Farmer John Boyd Jr. Wants African-Americans To Reconnect With Farming
As an African-American, John Boyd Jr. might not be what Americans imagine when they think of a typical farmer. But Boyd has been farming his entire life, like his father, grandfather and great-grandfather before him. He grows wheat, corn and soybeans and has cattle at his southwestern Virginia farm.
Boyd has been involved in the politics of farming as well. In 2010, he rode his tractor to Washington, D.C., to plead for settlement funds in a long-running lawsuit against the federal government for historical discrimination against black farmers. He also is the president of the National Black Farmers Association.
Boyd spoke recently with NPR's Michel Martin about the complicated historical relationship between African-Americans and farming in the United States.
Click the audio link above to hear the interview. Interview highlights contain some Web-only extended answers.
How he describes his role
First and foremost, I'm always a farmer. But I'm always looking to make farming better. So I'm always looking for creative ways to make it better — to find access to markets for African-American farmers and other small farmers. ...
I'm a farmer — I love the land. And if you don't love the land and you don't love raising crops, then there's no way possible that you can be a farmer day in and day out because you're not going to get rich farming.
Did he ever want to do anything else?
My father's a farmer ... and I watched him farm. I watched both my grandfathers farm. My mother's father was a sharecropper. So I watched both of them farm and they taught me how to farm. And I said "Hey, I'm going to be a farmer." I didn't grow up saying I wanted to be a doctor ... a lawyer ... a dentist. I actually wanted to farm.
[I] always was excited about land ownership. My father taught me very early on that land is the most important tool that a person can possess. And he taught me if I treat the land good the land will take care of me.
He said, "The land didn't mistreat anybody, didn't discriminate against anybody." He said, "people [do]." But if you put down a proper limeseed and fertilizer at the right time, that you can grow just as good a crop as any man.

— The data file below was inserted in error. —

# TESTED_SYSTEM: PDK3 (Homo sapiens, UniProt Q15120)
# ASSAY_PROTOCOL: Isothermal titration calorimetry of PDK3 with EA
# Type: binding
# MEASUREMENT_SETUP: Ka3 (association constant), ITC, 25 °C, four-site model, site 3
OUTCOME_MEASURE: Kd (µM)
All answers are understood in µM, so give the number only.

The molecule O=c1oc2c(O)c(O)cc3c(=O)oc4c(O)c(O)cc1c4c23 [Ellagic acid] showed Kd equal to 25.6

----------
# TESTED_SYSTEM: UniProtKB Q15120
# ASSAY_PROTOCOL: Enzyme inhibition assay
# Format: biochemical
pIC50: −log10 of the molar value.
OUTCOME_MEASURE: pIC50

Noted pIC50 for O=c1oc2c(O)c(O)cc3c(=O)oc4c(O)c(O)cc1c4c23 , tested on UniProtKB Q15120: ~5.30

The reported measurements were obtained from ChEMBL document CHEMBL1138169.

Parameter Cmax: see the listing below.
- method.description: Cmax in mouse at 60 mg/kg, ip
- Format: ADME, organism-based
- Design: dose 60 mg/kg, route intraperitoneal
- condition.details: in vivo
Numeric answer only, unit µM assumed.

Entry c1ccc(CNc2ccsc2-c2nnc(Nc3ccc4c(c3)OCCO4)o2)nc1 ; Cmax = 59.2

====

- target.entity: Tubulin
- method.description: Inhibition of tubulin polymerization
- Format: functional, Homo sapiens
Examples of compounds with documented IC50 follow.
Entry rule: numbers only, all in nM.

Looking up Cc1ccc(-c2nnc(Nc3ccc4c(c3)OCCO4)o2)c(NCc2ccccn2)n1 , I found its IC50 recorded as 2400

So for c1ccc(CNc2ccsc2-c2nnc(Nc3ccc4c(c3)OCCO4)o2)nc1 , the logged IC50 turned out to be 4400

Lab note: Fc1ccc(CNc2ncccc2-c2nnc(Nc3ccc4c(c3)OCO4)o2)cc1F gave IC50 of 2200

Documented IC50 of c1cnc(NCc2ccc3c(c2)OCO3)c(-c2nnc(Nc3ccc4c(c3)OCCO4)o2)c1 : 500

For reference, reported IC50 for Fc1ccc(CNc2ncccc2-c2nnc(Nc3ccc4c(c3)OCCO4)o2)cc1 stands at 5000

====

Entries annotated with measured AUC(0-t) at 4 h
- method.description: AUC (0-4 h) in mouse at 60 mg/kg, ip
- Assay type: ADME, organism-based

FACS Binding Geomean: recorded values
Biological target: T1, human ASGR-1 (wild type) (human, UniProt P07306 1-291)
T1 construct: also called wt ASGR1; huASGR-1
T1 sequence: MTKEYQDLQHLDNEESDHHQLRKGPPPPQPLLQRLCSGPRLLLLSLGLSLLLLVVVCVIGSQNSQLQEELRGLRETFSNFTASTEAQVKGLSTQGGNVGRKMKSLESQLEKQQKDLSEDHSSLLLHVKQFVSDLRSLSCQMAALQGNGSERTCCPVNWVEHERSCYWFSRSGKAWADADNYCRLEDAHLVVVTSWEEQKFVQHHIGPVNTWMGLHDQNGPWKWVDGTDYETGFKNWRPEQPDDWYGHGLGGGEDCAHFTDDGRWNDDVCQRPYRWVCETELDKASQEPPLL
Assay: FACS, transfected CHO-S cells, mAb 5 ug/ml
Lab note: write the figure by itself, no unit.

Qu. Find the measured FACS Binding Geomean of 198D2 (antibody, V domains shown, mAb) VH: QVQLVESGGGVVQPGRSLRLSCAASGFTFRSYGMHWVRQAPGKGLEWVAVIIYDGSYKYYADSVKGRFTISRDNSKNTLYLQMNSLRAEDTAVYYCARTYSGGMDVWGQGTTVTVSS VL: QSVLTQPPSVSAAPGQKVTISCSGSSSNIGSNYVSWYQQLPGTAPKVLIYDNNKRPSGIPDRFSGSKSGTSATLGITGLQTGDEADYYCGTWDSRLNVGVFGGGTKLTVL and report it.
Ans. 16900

And that brought out the competitive edge in me. So I wanted to take what he was doing and turn it into something bigger and better and more effective. And that's what I've been trying to do.
On the 30-year lawsuit against the U.S. Department of Agriculture
Basically it was the government discriminating against black farmers. For not lending them money on time, for not processing their loan applications.
I always said farmers are faced with acts of nature such as hurricanes, tornadoes and droughts. But you never should be faced with the actual hand of the federal government. They're supposed to give you a lending hand up, and not a lending hand down and mistreat people the way the government mistreated black farmers.
On why it matters that black people farm
I think it's a part of, a great part of history. I don't care how many generations you go back, you're only one or two generations away from somebody's farm. We all came from the farm. That's why we were brought to this country as black people. We were brought to work the land and clean up the South for scotch-free as slaves.
That's why it has a negative impact. And it's because of the bad stigma that we've had because of sharecropping, because of slavery. Our people — black people — die from everything. Heart attack, stroke, obesity. And it's from the foods that we're eating.
If we had more black people growing healthy foods — not as a megafarmer, but farming right in their backyard. Growing string beans, onions, all of the vegetables. If you were growing these things and eating more healthy foods, we wouldn't have some of the illnesses that plague us.
I think if we got reconnected with the farm, everything would be better. I would like to see our people go back to land ownership — get back to communities where we came from and really start doing some positive things.